Why do Americans call the British ‘limeys’?

The medical, sea-faring origins of this Great British Insult

Why Americans call the British 'limeys' © Getty Images

In 1757, Scottish surgeon James Lind conducted the world’s first clinical trial, proving lemon or lime juice prevented scurvy, a disease particularly suffered by sailors, caused by a lack of vitamin C.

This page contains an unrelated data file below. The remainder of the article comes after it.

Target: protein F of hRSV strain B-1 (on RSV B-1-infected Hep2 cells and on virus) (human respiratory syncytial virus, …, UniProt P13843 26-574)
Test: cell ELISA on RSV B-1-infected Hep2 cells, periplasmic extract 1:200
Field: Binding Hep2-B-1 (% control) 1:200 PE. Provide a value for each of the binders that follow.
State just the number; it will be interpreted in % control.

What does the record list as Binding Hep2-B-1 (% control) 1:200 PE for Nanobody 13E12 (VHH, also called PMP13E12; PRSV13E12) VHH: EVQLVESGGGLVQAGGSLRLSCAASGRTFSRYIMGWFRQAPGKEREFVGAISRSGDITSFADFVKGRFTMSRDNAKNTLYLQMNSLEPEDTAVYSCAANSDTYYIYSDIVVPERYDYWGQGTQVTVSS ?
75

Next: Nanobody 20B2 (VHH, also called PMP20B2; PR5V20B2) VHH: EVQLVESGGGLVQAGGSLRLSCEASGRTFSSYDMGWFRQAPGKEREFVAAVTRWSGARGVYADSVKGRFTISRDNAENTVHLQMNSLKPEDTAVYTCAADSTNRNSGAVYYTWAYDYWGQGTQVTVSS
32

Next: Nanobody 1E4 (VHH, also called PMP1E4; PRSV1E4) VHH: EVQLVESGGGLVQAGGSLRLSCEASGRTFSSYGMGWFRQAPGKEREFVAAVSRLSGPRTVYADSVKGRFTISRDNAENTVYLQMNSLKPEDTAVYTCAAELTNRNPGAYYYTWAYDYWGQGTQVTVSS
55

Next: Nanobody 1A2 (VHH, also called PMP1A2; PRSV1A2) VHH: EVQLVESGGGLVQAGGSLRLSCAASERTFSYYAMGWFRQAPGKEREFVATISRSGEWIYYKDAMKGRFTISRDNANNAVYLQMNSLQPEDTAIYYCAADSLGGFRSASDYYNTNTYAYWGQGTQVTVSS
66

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The Royal Navy was persuaded to issue lime juice in its official grog ration and British seamen became the healthiest in the world (for the time). The term ‘lime-juicers’, considered hilarious by Australians, New Zealanders and South Africans, gradually became ‘limeys’, describing British land-lubbers as well as sailors and eventually losing any connection with the sea. It was then adopted by Americans in the early 20th century.